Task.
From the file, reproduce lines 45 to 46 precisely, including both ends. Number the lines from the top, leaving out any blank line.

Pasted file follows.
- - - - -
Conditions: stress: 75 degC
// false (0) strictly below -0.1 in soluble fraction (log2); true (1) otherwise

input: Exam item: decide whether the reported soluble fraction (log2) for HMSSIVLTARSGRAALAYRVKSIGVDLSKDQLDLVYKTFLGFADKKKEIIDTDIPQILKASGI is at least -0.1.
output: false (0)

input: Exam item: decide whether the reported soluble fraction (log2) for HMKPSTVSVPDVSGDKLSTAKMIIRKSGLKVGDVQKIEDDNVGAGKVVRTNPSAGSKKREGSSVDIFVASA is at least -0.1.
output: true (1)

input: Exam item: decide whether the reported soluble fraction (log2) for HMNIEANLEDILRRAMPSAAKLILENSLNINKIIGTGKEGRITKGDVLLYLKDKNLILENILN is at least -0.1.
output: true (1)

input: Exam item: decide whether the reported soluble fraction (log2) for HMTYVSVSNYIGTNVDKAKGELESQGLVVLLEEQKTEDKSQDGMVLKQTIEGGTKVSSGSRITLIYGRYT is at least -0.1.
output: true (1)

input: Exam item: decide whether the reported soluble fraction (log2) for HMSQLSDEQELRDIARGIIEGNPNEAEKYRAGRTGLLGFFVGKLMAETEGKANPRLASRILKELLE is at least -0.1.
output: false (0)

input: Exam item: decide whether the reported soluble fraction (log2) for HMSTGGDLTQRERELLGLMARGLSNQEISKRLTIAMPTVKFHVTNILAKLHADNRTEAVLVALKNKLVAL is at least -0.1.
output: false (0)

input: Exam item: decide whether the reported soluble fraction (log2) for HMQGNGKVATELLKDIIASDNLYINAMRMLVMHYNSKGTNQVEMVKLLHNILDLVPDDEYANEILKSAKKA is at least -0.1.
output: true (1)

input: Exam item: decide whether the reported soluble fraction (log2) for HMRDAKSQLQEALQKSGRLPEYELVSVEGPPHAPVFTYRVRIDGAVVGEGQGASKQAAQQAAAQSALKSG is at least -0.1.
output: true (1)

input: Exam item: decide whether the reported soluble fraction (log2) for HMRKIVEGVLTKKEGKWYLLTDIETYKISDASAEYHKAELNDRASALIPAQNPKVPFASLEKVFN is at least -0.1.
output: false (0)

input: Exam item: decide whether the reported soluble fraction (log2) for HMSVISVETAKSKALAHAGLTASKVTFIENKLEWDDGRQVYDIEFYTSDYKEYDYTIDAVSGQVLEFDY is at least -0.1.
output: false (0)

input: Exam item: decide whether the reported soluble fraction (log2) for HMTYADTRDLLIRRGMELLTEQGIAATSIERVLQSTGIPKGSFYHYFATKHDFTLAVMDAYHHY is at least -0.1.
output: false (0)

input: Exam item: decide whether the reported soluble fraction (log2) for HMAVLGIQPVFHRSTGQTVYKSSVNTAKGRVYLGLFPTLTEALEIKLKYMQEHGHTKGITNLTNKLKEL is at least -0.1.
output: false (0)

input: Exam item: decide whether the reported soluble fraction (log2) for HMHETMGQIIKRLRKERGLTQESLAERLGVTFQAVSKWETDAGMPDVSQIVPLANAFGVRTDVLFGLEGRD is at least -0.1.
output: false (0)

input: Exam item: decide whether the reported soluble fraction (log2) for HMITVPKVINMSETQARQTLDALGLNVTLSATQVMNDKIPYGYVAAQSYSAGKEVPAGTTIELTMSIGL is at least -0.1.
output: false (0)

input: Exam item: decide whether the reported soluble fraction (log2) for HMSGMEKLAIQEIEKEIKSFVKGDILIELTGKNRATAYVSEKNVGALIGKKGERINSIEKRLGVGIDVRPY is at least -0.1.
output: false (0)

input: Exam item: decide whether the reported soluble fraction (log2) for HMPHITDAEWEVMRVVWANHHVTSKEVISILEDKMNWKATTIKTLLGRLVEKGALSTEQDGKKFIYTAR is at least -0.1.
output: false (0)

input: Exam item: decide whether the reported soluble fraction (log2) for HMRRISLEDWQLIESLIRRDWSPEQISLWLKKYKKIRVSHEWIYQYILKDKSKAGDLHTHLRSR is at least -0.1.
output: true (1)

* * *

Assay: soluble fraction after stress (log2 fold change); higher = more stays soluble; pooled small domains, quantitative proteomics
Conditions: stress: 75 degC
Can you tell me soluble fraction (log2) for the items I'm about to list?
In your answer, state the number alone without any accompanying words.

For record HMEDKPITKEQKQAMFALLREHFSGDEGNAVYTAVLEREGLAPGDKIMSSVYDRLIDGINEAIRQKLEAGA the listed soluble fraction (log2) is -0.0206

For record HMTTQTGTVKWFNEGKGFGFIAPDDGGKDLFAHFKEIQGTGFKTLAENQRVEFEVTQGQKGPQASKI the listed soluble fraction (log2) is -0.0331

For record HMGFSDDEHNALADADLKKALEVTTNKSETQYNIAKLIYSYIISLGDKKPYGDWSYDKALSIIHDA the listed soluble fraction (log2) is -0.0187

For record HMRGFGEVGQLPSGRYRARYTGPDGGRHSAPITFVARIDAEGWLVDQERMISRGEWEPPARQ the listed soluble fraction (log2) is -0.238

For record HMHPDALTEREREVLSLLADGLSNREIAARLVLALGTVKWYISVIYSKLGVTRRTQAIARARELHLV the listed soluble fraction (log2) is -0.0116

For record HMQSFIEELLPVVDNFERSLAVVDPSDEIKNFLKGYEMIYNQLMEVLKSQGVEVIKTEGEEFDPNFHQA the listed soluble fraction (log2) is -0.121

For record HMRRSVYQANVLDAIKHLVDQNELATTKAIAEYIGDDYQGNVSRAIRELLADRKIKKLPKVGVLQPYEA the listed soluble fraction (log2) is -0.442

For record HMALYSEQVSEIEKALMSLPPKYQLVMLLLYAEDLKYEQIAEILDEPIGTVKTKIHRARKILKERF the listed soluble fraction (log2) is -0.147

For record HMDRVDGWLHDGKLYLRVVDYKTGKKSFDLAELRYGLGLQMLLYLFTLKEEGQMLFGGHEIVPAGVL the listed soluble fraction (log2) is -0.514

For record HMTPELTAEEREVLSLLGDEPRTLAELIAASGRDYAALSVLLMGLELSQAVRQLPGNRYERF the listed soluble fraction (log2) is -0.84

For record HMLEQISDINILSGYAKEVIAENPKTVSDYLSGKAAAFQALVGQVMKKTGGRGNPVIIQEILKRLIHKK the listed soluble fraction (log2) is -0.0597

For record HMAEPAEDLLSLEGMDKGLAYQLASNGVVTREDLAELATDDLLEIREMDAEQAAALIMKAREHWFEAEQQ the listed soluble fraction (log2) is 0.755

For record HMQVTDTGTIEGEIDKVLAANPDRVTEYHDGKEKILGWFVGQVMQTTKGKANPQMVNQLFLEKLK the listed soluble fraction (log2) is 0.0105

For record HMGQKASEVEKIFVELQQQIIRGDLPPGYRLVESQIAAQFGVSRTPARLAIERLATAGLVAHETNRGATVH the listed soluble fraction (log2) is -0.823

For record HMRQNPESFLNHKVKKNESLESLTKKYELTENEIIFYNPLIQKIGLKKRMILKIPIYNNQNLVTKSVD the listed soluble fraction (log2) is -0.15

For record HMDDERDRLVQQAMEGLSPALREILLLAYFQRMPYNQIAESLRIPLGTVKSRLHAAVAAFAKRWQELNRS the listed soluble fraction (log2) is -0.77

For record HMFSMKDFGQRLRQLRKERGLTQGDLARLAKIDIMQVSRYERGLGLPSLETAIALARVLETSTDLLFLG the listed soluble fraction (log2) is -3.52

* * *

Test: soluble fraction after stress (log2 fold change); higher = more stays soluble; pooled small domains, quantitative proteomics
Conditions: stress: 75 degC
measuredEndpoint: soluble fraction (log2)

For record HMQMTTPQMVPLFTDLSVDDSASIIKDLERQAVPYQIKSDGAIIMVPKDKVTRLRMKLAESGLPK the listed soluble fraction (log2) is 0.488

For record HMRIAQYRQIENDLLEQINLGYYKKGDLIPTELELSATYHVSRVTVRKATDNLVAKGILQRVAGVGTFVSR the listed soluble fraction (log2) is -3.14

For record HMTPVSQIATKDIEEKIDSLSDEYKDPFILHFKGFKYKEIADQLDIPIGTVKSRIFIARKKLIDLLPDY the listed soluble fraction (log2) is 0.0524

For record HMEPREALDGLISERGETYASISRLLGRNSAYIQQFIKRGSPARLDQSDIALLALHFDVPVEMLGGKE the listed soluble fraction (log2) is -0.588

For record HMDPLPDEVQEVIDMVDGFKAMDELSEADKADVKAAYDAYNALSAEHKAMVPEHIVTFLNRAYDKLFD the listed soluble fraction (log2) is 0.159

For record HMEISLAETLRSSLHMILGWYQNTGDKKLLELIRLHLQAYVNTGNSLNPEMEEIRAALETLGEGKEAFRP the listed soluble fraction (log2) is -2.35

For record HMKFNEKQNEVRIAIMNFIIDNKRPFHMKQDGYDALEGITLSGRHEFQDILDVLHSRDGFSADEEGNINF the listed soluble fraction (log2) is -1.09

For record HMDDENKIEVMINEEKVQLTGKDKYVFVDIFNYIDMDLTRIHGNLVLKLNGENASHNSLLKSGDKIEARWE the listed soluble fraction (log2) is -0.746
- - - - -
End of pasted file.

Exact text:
For record HMRGFGEVGQLPSGRYRARYTGPDGGRHSAPITFVARIDAEGWLVDQERMISRGEWEPPARQ the listed soluble fraction (log2) is -0.238

For record HMHPDALTEREREVLSLLADGLSNREIAARLVLALGTVKWYISVIYSKLGVTRRTQAIARARELHLV the listed soluble fraction (log2) is -0.0116